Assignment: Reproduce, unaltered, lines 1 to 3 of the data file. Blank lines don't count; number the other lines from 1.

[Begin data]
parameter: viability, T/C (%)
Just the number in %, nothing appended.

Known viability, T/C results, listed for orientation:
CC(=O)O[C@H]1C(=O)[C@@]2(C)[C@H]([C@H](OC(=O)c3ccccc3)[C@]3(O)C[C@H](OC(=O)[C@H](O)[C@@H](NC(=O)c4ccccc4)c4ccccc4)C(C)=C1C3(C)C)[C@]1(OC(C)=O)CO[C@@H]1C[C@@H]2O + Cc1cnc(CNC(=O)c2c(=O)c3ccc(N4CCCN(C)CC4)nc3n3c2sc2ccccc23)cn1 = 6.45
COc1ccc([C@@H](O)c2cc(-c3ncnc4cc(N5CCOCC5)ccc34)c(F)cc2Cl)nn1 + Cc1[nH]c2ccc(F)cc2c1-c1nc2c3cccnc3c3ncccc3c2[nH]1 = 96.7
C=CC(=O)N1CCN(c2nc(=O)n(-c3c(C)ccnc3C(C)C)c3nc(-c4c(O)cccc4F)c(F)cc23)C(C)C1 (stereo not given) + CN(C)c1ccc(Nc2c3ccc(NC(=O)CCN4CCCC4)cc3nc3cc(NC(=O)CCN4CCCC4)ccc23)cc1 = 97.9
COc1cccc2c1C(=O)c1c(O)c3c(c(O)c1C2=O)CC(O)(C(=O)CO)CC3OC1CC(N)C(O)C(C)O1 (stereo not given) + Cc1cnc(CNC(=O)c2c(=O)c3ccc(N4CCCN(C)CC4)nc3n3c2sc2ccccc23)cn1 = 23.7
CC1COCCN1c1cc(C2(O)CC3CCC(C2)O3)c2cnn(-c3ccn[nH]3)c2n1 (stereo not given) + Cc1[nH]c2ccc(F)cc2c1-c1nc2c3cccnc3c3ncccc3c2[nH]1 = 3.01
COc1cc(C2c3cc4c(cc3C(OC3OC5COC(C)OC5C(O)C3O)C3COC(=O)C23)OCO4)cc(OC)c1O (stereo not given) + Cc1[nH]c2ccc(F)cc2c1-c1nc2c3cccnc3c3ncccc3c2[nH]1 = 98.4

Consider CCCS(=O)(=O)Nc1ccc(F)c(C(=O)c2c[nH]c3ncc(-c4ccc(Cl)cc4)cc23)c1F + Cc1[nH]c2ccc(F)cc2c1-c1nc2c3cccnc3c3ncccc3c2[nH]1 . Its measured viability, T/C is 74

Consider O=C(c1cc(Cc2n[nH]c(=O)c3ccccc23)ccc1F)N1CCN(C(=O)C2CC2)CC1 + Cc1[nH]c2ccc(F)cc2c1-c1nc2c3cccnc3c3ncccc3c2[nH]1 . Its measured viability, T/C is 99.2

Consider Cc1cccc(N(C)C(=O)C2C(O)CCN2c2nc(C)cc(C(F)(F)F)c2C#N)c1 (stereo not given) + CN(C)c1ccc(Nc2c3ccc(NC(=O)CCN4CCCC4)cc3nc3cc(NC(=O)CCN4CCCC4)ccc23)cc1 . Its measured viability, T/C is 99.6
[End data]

parameter: viability, T/C (%)
Just the number in %, nothing appended.

Known viability, T/C results, listed for orientation: